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Rhus aromatica - Aiton.
                 
Common Name Lemon Sumach, Fragrant sumac
Family Anacardiaceae
USDA hardiness 3-9
Known Hazards There are some suggestions that the sap of this species can cause a skin rash in susceptible people, but this has not been substantiated. See also notes in 'Cultivation Details'.
Habitats Dry rocks, sands and open woods[43], often on limestone outcrops[149].
Range Eastern N. America - Quebec to Florida and Indiana to Texas.
Edibility Rating  
Other Uses  
Weed Potential No
Medicinal Rating  
Care
Fully Hardy Well drained soil Moist Soil Full sun

Summary
Bloom Color: White, Yellow. Main Bloom Time: Early spring, Late spring, Mid spring. Form: Rounded, Spreading or horizontal, Upright or erect.

Rhus aromatica Lemon Sumach, Fragrant sumac


Rhus aromatica Lemon Sumach, Fragrant sumac
Jeff McMillian @ USDA-NRCS PLANTS Database
   
Physical Characteristics
 icon of manicon of shrub
Rhus aromatica is a deciduous Shrub growing to 1.2 m (4ft) by 1.5 m (5ft in) at a slow rate.
It is hardy to zone (UK) 3 and is not frost tender. It is in flower in April, and the seeds ripen in September. The flowers are dioecious (individual flowers are either male or female, but only one sex is to be found on any one plant so both male and female plants must be grown if seed is required) and are pollinated by Bees.The plant is not self-fertile.
Suitable for: light (sandy), medium (loamy) and heavy (clay) soils, prefers well-drained soil and can grow in nutritionally poor soil. Suitable pH: acid, neutral and basic (alkaline) soils. It cannot grow in the shade. It prefers dry or moist soil and can tolerate drought.

Synonyms
R. canadensis. R. crenata. non Thunb. Toxicodendron crenatum.

Habitats
Woodland Garden Sunny Edge; Cultivated Beds;
Edible Uses
Edible Parts: Fruit;  Oil.
Edible Uses: Drink;  Oil.

Fruit - raw or cooked[2, 22]. The fruit is small with very little flesh, but it is easily harvested and when soaked for 10 - 30 minutes in hot or cold water makes a very refreshing lemonade-like drink (without any fizz of course)[61, 85, 183, K]. The mixture should not be boiled since this will release tannic acids and make the drink astringent. The fruit can also be dried and ground into a powder then mixed with corn meal and used in cakes, porridges etc[183].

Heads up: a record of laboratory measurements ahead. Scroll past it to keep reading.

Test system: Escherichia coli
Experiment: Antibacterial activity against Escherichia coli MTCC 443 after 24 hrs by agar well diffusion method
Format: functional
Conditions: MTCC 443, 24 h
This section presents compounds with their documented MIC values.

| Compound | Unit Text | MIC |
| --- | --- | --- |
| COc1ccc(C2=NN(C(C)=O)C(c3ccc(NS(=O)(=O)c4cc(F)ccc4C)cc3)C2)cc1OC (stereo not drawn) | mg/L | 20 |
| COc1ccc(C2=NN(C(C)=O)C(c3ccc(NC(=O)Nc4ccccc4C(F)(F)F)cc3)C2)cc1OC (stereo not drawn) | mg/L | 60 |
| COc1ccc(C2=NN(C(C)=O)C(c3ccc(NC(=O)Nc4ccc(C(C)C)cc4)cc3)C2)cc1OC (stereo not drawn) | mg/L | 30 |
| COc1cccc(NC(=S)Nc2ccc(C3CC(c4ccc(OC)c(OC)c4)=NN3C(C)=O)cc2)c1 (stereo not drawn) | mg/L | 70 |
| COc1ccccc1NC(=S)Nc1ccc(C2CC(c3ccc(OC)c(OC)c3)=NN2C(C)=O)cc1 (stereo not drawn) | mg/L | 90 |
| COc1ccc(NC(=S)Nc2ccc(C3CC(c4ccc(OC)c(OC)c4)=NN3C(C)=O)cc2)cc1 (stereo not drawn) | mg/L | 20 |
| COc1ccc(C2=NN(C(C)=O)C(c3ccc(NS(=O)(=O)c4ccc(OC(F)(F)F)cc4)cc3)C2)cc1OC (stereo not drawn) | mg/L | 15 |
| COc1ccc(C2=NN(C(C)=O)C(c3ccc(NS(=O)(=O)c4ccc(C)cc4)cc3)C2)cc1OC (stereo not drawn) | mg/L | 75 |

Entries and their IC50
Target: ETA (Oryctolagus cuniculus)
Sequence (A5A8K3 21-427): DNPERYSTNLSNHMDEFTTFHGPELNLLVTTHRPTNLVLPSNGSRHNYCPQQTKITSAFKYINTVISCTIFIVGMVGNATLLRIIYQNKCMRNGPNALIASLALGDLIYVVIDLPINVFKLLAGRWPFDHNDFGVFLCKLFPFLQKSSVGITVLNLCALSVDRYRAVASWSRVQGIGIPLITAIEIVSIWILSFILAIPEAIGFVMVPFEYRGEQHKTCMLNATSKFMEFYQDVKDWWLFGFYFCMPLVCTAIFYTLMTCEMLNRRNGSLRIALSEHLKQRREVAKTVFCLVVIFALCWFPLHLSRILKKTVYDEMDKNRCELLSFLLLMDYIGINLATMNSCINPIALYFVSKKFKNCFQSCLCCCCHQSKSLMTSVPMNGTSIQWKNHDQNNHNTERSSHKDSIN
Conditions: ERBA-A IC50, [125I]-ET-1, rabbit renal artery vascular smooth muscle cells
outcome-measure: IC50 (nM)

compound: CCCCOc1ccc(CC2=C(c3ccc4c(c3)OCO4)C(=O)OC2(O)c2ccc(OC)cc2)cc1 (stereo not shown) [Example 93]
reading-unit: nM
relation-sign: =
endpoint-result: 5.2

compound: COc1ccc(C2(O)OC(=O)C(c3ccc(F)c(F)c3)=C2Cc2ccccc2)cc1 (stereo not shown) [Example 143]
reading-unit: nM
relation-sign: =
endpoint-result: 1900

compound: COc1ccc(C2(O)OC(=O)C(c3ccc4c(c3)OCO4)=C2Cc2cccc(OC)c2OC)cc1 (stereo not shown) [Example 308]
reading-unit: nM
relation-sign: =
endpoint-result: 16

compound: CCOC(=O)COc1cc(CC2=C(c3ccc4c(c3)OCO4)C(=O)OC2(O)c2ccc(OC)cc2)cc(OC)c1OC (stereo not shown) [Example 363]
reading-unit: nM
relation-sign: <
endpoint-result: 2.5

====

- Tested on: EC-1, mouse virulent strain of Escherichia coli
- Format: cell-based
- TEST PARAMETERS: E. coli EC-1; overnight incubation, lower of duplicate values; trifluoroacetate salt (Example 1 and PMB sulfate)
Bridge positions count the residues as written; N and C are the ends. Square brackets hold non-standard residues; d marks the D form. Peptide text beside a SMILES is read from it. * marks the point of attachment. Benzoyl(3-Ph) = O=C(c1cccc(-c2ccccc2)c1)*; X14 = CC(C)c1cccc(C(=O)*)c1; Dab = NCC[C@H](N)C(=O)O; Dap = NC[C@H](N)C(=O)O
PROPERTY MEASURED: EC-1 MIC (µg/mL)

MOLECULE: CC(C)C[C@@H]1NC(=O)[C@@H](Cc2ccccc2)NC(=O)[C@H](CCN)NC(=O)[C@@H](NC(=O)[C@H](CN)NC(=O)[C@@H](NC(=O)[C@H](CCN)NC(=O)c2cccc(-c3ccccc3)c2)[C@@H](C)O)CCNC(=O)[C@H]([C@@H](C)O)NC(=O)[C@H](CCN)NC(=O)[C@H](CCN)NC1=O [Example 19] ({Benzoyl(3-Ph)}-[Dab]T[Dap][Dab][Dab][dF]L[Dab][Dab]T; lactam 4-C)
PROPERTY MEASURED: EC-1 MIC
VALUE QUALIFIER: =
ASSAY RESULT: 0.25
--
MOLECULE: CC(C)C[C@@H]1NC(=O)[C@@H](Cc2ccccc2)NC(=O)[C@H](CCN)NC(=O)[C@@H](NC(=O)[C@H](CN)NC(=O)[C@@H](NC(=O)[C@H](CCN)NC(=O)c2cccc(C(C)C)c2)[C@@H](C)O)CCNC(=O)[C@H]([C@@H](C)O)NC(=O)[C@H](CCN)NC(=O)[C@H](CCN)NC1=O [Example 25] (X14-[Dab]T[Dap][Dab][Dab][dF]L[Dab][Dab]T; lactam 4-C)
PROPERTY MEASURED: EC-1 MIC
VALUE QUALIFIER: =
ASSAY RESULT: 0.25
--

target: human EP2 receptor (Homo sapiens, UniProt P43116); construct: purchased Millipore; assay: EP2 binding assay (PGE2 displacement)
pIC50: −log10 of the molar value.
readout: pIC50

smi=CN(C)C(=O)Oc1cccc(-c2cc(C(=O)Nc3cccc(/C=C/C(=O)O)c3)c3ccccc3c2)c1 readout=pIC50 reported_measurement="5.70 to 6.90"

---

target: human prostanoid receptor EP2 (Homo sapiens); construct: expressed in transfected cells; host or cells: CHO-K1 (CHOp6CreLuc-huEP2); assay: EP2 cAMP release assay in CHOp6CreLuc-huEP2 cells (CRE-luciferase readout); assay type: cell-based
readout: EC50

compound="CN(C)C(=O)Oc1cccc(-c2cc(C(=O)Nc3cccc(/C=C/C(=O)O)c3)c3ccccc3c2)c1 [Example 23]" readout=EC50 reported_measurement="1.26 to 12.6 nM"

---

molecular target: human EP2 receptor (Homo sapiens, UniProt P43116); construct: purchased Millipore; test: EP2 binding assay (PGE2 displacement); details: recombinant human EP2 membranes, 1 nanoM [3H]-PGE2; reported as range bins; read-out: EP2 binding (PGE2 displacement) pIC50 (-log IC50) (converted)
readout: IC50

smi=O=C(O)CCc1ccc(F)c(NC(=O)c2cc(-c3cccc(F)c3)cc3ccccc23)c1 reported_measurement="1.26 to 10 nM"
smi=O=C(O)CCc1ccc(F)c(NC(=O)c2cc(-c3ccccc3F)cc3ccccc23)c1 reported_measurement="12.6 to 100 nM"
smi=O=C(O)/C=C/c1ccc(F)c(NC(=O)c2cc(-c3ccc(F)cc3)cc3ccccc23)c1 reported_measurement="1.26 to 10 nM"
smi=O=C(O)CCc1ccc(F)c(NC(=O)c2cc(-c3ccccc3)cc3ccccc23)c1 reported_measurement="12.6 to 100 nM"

Medicinal Uses


Plants For A Future can not take any responsibility for any adverse effects from the use of plants. Always seek advice from a professional before using a plant medicinally.

Astringent;  Diuretic.

The leaves are astringent and diuretic[61, 222]. They were used in the treatment of colds, stomach aches and bleeding[222]. The root bark is astringent and diuretic[4, 222]. An infusion can be used in the treatment of diarrhoea, dysentery. Used externally, it is used to treat excessive vaginal discharge and skin eruptions and also as a gargle for sore throats[254]. Its use is contraindicated if inflammation is present[222]. The root is harvested in the autumn and dried for later use[254]. The fruits are astringent and diuretic[254]. They have been chewed in the treatment of stomach aches, toothaches and gripe[222] and used as a gargle to treat mouth and throat complaints[254]. They help reduce fevers and may be of help in treating late-onset diabetes[254]. Some caution is advised in the use of the leaves and stems of this plant, see the notes above on toxicity.
Other Uses
Basketry;  Dye;  Mordant;  Oil;  Soil stabilization;  Tannin.

The leaves are rich in tannin (up to 25%) and can be collected as they fall in the autumn then used as a brown dye or as a mordant[169]. The bark is also a good source of tannin[4]. An oil is extracted from the seeds[4]. It attains a tallow-like consistency on standing and is used to make candles. These burn brilliantly, though they emit a pungent smoke[4]. The plant has an extensive root system and is sometimes planted to prevent soil erosion[200]. The split stems are used in basket making[4, 46, 61].
Cultivation details